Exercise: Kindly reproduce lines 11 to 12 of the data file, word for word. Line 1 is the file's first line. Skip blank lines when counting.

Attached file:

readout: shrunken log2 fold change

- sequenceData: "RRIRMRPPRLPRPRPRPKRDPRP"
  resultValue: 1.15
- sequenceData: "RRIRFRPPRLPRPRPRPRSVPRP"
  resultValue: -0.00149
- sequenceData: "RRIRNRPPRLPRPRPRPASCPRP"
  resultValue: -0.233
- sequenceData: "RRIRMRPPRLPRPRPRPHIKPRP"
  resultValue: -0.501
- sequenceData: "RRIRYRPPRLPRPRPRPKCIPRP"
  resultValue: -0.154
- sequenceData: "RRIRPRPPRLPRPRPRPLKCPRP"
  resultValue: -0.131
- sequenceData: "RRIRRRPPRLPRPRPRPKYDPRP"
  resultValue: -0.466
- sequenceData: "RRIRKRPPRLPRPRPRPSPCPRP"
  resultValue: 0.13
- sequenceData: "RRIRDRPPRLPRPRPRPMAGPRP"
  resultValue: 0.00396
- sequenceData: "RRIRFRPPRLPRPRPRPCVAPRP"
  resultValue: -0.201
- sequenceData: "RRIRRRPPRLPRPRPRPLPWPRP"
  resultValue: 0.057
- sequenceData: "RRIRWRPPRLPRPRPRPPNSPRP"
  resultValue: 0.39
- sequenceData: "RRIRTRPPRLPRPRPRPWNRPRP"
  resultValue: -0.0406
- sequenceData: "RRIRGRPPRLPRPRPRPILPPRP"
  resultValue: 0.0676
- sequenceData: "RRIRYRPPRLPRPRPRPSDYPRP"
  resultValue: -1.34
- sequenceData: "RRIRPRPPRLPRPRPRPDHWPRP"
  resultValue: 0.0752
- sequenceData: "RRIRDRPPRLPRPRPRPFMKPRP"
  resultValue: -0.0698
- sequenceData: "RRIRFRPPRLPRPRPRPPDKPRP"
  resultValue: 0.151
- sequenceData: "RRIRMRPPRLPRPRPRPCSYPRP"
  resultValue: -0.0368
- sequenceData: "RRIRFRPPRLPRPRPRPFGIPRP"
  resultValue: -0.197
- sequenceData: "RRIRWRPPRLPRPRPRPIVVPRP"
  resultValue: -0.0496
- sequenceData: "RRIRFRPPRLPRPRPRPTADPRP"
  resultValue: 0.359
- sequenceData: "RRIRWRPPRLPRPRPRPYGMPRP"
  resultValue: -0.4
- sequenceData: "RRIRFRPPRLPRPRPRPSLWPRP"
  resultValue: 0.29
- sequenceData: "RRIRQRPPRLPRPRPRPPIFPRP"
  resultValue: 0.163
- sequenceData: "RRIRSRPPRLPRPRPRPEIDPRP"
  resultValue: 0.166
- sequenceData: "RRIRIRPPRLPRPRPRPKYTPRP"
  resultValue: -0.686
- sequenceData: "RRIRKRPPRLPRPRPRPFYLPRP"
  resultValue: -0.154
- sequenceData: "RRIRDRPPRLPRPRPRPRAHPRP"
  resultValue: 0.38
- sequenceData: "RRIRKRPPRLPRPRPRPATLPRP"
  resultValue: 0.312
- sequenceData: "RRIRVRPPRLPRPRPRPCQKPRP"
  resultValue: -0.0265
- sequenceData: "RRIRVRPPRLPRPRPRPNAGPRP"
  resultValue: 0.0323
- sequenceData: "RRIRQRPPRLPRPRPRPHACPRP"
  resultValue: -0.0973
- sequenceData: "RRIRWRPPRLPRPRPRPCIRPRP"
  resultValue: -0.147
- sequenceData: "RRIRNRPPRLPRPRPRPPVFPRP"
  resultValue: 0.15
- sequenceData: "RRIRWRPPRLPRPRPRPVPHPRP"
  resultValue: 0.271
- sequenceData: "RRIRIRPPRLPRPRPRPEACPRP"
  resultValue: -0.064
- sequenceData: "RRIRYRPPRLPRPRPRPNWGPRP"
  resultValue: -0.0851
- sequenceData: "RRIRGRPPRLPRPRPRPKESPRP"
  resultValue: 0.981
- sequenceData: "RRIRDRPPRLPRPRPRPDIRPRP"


  resultValue: -0.154
- sequenceData: "RRIRPRPPRLPRPRPRPLKCPRP"